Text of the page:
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Gagik Aghbalyan

Yerevan’s Landmark Buildings: Bastardized in the Name of Business?

When we talk about preserving cultural and historical monuments in Yerevan, we immediately think about those historic homes and architectural sites that have been destroyed by neglect or the wrecking ball.

But what about those landmark residential buildings in Yerevan that we walk past every day? Many are now nearly unrecognizable, stripped of their former appearance, as a result of the architectural interventions  and commercial facelifts by developers and storeowners.

There are several such landmark buildings on Abovyan Street, a main downtown Yerevan artery. Over the years, their facades have been “bastardized” to such an extent that little remains of their former glory.

Take the building at 31 Abovyan Street. Designed by the architect Mark Grigoryan, it’s lost in a mishmash of boutiques. Each storeowner has installed a set of stairs, made modifications to the façade, and added advertising signs.

According to Article 38 of the Law on the Preservation and Usage of Historical and Cultural Landmarks and Historical Space, landmarks can be utilized for commercial and other purposes if such usage corresponds to the character of the landmark, if it doesn’t damage the landmark’s stability, and if it doesn’t mar or defile its historical, scientific or artistic value.

Erected 78 years ago,  the building at 32 Abovyan Street, is registered as a Yerevan landmark. Designed by the architect Samvel Safaryan, the building (The House of Professors), has also been “modified”.

Smaller businesses sprout from its side like mushrooms. There’s the Zizzi clothing store and a Toto betting parlor facing the sidewalk.

There’s another monstrosity on 21 Nalbandyan Street, the House Museum of Alexandre Spendiaryan, the famous composer and conductor.

A passerby might think that Spendiaryan, who wrote the Almast opera, had more to do with manicures and pedicures than classical music.

Right above Spendiaryan’s plaque, there are signs advertising beauty salon services such as haircuts, cosmetology, etc.

Museum staffers told Hetq that they tried for years to get the advertising removed, but to no effect.

Karo Ayvazyan, who heads the Ministry of Culture’s Landmarks Preservation Agency for Yerevan, told Hetq that the ministry has written to the Yerevan Municipality, suggesting that it review the permit issued for the advertising on the building’s façade.  

“We aren’t opposed to all advertising, but the standards must be met. Advertising shouldn’t detract from the building’s architectural  appearance. The municipality says it will review the matter but, as you see, the problem persists. We never agreed to the installation of this advertising. But the storeowner isn’t to blame. He installed his conception of advertising,” says Ayvazyan.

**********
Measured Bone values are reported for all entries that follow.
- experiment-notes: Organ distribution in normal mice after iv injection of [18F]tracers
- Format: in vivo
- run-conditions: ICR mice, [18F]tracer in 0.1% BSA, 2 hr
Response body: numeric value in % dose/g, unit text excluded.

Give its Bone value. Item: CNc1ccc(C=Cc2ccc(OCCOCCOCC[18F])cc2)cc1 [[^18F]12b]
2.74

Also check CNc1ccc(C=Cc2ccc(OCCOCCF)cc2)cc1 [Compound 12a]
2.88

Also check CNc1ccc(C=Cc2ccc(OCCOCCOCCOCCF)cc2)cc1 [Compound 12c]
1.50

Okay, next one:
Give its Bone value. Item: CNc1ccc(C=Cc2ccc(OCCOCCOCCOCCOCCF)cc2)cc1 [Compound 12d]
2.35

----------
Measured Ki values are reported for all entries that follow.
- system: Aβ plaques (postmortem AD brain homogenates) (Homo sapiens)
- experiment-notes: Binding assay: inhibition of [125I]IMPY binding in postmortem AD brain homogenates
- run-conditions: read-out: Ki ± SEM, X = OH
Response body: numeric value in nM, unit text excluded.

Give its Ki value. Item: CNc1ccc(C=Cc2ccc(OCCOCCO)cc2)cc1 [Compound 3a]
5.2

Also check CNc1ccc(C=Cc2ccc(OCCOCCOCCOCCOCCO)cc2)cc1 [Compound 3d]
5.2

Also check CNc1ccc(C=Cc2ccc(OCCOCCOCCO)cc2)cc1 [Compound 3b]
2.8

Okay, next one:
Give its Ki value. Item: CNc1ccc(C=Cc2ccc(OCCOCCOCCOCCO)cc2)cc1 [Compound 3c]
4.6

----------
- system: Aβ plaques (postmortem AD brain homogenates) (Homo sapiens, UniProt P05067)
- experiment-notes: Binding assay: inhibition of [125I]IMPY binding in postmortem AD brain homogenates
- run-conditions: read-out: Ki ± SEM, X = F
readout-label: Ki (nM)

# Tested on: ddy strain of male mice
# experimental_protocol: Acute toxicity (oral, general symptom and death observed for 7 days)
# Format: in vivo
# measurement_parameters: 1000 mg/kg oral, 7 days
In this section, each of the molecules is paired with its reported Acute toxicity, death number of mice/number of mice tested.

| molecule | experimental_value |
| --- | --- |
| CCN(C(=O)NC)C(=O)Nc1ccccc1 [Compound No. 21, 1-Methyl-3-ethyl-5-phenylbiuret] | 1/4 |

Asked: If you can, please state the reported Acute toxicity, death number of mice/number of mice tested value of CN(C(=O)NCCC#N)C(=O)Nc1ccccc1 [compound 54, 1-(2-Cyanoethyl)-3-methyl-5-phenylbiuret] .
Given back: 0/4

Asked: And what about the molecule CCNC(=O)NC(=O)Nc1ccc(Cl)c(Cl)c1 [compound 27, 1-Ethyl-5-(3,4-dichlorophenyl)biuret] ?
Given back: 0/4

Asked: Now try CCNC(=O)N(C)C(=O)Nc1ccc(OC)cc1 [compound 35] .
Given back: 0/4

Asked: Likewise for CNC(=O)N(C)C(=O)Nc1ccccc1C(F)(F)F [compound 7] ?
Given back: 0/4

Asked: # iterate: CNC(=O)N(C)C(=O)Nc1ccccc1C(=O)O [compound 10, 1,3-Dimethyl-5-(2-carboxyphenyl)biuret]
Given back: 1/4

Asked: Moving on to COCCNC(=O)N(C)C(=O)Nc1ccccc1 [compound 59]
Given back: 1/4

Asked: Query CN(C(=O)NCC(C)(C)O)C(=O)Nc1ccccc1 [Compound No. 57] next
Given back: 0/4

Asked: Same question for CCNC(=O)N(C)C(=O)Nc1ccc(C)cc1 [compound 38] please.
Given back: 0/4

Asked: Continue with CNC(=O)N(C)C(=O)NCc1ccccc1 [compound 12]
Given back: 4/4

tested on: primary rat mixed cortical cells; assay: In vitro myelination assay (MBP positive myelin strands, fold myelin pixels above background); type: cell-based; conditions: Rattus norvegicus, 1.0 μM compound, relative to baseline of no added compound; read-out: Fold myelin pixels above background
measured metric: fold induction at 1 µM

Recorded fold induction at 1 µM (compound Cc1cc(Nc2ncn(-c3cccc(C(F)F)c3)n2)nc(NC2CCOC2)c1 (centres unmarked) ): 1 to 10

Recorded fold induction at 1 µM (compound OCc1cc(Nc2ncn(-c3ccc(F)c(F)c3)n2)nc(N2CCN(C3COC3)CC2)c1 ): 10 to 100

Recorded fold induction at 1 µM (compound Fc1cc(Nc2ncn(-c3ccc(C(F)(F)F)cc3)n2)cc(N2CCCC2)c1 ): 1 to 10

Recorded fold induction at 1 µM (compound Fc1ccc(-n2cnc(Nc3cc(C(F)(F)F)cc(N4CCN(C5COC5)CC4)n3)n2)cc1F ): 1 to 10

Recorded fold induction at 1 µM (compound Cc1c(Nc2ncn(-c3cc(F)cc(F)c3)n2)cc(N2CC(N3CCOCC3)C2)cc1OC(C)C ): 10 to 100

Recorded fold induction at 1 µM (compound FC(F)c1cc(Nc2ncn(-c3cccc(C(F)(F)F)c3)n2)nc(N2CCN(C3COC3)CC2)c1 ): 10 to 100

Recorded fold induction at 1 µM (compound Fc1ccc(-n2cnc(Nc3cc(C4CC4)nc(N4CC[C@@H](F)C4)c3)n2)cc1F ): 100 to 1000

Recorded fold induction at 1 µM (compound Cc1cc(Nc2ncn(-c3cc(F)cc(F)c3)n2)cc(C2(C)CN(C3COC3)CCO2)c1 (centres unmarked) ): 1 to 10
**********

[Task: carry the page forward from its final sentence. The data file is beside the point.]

Article 22 of the Landmarks Preservation law states that all land allocations  and the blueprints for engineering/transportation arteries for construction, agriculture and other work on sites containing landmarks must be approved by the agency in charge; i.e. the Ministry of Culture.

So, who is responsible for the current state of these landmark buildings? If these modifications and changes were made with the consent of the agency in charge, then the ministry is accountable. If not, the Yerevan Municipality is at fault. If a business owner has made changes willy-nilly, without anyone’s approval, then, that individual is responsible.

Needless to say, oversight is woefully lacking regarding the law on landmark preservation. There has been no unified government approach to the matter. Structures are built, razed and modified with little attention paid to aesthetic norms or the law.

Ayvazyan sounds an optimistic note that things will change given the recent change in government.

“We can’t replace that which is lost, but we can, in certain cases, make things right,” the official says, noting that contracts shouldn’t be extended to those who have leased landmarks.

Given their current appearance, it is also possible that the buildings we have highlighted here may lose their landmark status. This would be the height of irony.

Hetq plans to look at landmarks located in other parts of Yerevan in upcoming articles.

Comments (3)

I like Yerevan a lot. Dsipte short commings the city has still a lot to offer to the visitors and so on BUT , BUT , BUT – NO PUBLIC TRANSPORT SYSTEM, TOO MUCH unfinished construction, too much cafes and smoking in parks (hookah/water pipe has nothing to do with our culutre too) … No public toilets, …. AND, AND , AND , AND the following one: UNFURTUNALTY , Almost all business signs in Yerevan/Armenian are written in (bigand ugly ) foreign letters. What a big shame for us Armenians!!!!. … What a shame ..this all shows NO respect for there own language and culture heritage! side all this, the risk of earthquake in Yerevan is big, how comes that still building of so amny high buildings with poor quality are permitted ?
PS: Development of Yerevan needs a new approach and concepts … If I had enough money, I would offer to bring back the remains of last Armenian King from Paris and build a (join) huge monument of Tigran the Great (royal dynasty) at the place of Lenin's monument at the Republic squaer and offer to relocate the government /PM office to a smal l city not far from Yerevan, e.g. Ashtarak or Artashat
We definitely need laws, stricter law and enforcement of the laws. I under no illusion about Pashynian trying to bring about law and order. Pashynian is a politician, he will eventually be exposed .for what he is. Politicians are servants of their own pockets.They don't become politicians for the love of the people. , i Why this former journalist become president be any different. .

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